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Chemical Biology Initiative Team

  • lab bottles

    Members of the Chemical Biology Initiative have numerous collaborations with investigators from other Dana-Farber integrative centers, Harvard-affiliated hospitals, and the Broad Institute. Our team includes:

    Nathanael Gray, PhD

    Nathanael Gray, PhD
    Lab Website
    PubMed

    The Gray Laboratory is focused on developing inhibitors for mutant forms of protein kinases often found in cancer. Using kinase-focused libraries designed by structure-guided methods, coupled with kinome-wide selectivity profiling, the Gray lab develops first-in-class chemical inhibitors. They form collaborative teams with cell biologists and translational researchers in the Longwood Medical area and beyond, to further the development of their molecules.

    Michael Eck, MD, PhD

    Michael Eck, MD, PhD
    Lab Website
    PubMed

    Michael Eck and his laboratory employ biochemical and structural methods, including X-ray crystallography to define the molecular interactions that underlie cytoplasmic signal transduction. They are especially interested in determining the structure of signaling complexes that underlie cancer, and in use structural approaches to facilitate development of anti-cancer drugs.

    Active areas of investigation include the structural biology of integrins, focal adhesion kinase (FAK), and Src-family kinases in the regulation of cytoskeletal rearrangements. The Eck Lab also studies the cytoplasmic signaling interactions that control antigen-dependent T-cell activation, and the interactions of the transcription factor Tcf4 with beta-catenin, a driving force in the development of colon cancer.

    Loren Walensky, MD, PhD

    Loren Walensky, MD, PhD
    Lab Website
    PubMed

    The Walensky Laboratory studies deregulated apoptotic and transcriptional pathways in cancer. They develop 'stapled peptides' that preserve the structure of biologically active proteins as chemical probes to target the BCL2 family. Using this approach with structural studies, biochemical and cellular assays they have identified the trigger site on BAX and characterized the activation mechanism of BAK. They are conducting structure-function studies to understand the role BCL2 family member proteins play in chemoresistance.

    Haribabu Arthanari, PhD

    Haribabu Arthanari, PhD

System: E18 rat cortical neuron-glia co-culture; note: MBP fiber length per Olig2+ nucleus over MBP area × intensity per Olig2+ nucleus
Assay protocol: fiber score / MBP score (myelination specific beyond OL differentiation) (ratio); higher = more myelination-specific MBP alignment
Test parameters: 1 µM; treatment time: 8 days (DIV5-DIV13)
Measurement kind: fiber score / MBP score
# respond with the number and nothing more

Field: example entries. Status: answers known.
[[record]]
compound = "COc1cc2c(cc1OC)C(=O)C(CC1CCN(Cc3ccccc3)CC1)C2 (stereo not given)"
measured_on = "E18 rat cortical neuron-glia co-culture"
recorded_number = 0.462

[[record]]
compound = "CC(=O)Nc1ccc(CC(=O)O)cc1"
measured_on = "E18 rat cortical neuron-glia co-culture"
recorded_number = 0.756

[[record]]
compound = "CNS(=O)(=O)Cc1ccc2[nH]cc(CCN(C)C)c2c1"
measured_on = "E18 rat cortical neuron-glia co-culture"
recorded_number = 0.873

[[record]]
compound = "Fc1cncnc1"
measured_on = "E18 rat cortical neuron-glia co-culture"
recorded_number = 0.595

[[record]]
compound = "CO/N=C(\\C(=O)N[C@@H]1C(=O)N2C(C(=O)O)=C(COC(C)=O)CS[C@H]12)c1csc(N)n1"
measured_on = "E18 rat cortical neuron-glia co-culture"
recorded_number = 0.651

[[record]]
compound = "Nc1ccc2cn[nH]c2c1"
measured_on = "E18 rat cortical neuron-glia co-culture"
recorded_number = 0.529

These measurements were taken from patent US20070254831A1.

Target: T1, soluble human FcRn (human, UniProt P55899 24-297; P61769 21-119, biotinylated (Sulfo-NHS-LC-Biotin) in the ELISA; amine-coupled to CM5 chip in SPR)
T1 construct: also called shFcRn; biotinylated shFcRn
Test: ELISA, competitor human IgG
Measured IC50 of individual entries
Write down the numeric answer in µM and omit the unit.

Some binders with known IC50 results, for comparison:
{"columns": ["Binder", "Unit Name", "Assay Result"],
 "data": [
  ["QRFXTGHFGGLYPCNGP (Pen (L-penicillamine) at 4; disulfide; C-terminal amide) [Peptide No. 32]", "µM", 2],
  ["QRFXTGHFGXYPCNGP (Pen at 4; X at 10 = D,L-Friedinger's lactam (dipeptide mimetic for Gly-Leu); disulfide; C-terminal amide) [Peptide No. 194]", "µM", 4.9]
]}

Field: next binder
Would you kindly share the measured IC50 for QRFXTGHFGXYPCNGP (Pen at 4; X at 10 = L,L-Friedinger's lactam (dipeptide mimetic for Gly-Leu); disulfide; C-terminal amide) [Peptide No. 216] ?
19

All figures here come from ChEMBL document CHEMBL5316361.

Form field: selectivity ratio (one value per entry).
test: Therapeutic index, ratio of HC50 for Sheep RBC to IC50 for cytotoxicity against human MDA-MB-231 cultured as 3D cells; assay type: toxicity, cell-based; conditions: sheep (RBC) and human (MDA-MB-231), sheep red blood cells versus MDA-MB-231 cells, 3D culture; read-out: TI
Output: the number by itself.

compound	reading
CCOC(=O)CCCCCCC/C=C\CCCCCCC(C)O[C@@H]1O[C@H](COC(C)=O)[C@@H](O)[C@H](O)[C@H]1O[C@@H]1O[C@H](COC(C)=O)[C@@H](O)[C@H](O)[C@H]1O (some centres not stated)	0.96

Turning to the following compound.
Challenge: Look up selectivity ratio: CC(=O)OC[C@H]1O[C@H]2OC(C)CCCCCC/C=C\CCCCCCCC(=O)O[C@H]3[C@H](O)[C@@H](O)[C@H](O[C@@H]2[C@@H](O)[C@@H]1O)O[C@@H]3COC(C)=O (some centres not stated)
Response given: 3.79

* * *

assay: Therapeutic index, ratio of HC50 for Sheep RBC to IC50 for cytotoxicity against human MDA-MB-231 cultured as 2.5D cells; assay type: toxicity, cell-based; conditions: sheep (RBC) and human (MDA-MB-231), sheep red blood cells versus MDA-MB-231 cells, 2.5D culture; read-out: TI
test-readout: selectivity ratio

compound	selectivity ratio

PubMed

    Protein-Protein Interactions (PPIs) is the Holy Grail of therapeutic intervention, offering a plethora of unique structural landscapes as potential targets. Research in the Arthanari group uses structure-guided approaches to characterize and validate these interactions in the context of disease models. We utilize a combination of techniques including NMR spectroscopy, NMR-based fragment and high throughput screening, and biophysical and cell-based assays to map hotspots in the interaction interface, to further understand the molecular mechanisms orchestrated by these interactions, and to identify disruptive inhibitors that may be developed into treatments for the related pathologies. Current areas of focus include:

    • The critical interactions between transcription factors and the general transcriptional machinery, including the Mediator complex, co-activators, and remodeling factors
    • Translation initiation machinery demonstrated to be dysregulated in cancer
    Sara Buhrlage, PhD

    Sara Buhrlage, PhD
    Lab Website
    PubMed

    Researchers in the Buhrlage group are focused on the development of novel inhibitors and prototype drugs for deubiquitinylases (DUBs). DUBs are involved in the maintenance of protein homeostasis, and several DUB family members have been shown to rescue oncogenic proteins from degradation. The Buhrlage Lab finds new DUB inhibitors, screens them for anti-cancer activity and validates their mechanism of action. They collaborate extensively with biochemists, synthetic chemists, cell biologists, and structural biologists.

    Eric Fischer, PhD

    Eric Fischer, PhD
    Lab Website
    PubMed

    Eric Fischer and his trainees use structural biology, cell biology, and biochemical approaches to investigate the molecular mechanisms of multi-component ubiquitin ligases and their role in cancer. Armed with this knowledge, the Fischer Lab seeks to propose and test new avenues of therapeutic intervention.

    Jun Qi, PhD

    Jun Qi, PhD
    PubMed

    The Qi group designs and synthesizes novel small molecule inhibitors of epigenetic chromatin modification and transcriptional activation, which are dysregulated in cancer. Using a multidisciplinary approach that includes synthetic and medicinal chemistry, chemical biology, and biology, the group seeks understanding of the biological relevance of these epigenetic targets in cancer – with the goal of developing tool and lead compounds to establish rationale for human clinical investigation.

    Justin Kim, PhD

    Justin Kim, PhD

    Lab Website

    Publications

    Research in the Kim laboratory is focused on the development of new chemical tools for chemical biology and total synthesis applications. In particular, the Kim lab explores the development of chemical agents that can be activated specifically in microenvironments unique to tumor cells without interfering with native biochemical processes. The development of these modular, environmentally-responsive components should have far-ranging applications to the development of intracellular probes for imaging and drugs against cancer.